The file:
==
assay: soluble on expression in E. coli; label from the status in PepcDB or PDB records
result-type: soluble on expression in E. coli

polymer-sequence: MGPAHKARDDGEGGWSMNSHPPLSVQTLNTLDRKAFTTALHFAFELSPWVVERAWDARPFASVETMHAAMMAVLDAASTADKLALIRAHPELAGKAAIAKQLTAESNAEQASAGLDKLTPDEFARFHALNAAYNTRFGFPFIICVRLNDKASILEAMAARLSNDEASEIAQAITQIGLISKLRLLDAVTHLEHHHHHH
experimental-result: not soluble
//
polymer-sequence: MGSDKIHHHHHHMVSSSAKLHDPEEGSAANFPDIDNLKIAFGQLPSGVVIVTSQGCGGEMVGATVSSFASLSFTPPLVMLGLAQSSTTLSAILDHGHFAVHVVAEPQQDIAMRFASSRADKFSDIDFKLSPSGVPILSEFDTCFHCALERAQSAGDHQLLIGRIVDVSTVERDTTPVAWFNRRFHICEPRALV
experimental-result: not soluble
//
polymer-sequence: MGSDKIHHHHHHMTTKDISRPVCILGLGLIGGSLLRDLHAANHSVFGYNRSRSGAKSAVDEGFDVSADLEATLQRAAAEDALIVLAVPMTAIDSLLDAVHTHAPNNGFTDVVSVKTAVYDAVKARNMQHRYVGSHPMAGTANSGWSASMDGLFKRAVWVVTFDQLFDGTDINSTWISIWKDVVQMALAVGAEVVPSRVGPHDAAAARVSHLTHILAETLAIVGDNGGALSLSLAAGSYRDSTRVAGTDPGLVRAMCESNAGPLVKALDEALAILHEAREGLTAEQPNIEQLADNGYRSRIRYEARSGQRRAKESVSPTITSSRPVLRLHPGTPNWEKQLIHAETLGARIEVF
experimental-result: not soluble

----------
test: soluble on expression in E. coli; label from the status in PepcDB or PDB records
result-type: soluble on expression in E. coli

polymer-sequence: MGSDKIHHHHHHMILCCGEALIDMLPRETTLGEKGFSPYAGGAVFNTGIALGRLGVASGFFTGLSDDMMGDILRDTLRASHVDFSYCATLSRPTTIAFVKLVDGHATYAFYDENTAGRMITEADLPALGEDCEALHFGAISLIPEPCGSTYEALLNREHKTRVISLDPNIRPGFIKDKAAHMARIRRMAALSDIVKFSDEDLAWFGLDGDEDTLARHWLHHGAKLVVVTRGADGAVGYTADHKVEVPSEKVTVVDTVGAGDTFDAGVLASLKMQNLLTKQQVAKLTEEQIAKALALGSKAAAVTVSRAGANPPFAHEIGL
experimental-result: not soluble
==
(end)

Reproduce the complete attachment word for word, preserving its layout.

assay: soluble on expression in E. coli; label from the status in PepcDB or PDB records
result-type: soluble on expression in E. coli

polymer-sequence: MGPAHKARDDGEGGWSMNSHPPLSVQTLNTLDRKAFTTALHFAFELSPWVVERAWDARPFASVETMHAAMMAVLDAASTADKLALIRAHPELAGKAAIAKQLTAESNAEQASAGLDKLTPDEFARFHALNAAYNTRFGFPFIICVRLNDKASILEAMAARLSNDEASEIAQAITQIGLISKLRLLDAVTHLEHHHHHH
experimental-result: not soluble
//
polymer-sequence: MGSDKIHHHHHHMVSSSAKLHDPEEGSAANFPDIDNLKIAFGQLPSGVVIVTSQGCGGEMVGATVSSFASLSFTPPLVMLGLAQSSTTLSAILDHGHFAVHVVAEPQQDIAMRFASSRADKFSDIDFKLSPSGVPILSEFDTCFHCALERAQSAGDHQLLIGRIVDVSTVERDTTPVAWFNRRFHICEPRALV
experimental-result: not soluble
//
polymer-sequence: MGSDKIHHHHHHMTTKDISRPVCILGLGLIGGSLLRDLHAANHSVFGYNRSRSGAKSAVDEGFDVSADLEATLQRAAAEDALIVLAVPMTAIDSLLDAVHTHAPNNGFTDVVSVKTAVYDAVKARNMQHRYVGSHPMAGTANSGWSASMDGLFKRAVWVVTFDQLFDGTDINSTWISIWKDVVQMALAVGAEVVPSRVGPHDAAAARVSHLTHILAETLAIVGDNGGALSLSLAAGSYRDSTRVAGTDPGLVRAMCESNAGPLVKALDEALAILHEAREGLTAEQPNIEQLADNGYRSRIRYEARSGQRRAKESVSPTITSSRPVLRLHPGTPNWEKQLIHAETLGARIEVF
experimental-result: not soluble

----------
test: soluble on expression in E. coli; label from the status in PepcDB or PDB records
result-type: soluble on expression in E. coli

polymer-sequence: MGSDKIHHHHHHMILCCGEALIDMLPRETTLGEKGFSPYAGGAVFNTGIALGRLGVASGFFTGLSDDMMGDILRDTLRASHVDFSYCATLSRPTTIAFVKLVDGHATYAFYDENTAGRMITEADLPALGEDCEALHFGAISLIPEPCGSTYEALLNREHKTRVISLDPNIRPGFIKDKAAHMARIRRMAALSDIVKFSDEDLAWFGLDGDEDTLARHWLHHGAKLVVVTRGADGAVGYTADHKVEVPSEKVTVVDTVGAGDTFDAGVLASLKMQNLLTKQQVAKLTEEQIAKALALGSKAAAVTVSRAGANPPFAHEIGL
experimental-result: not soluble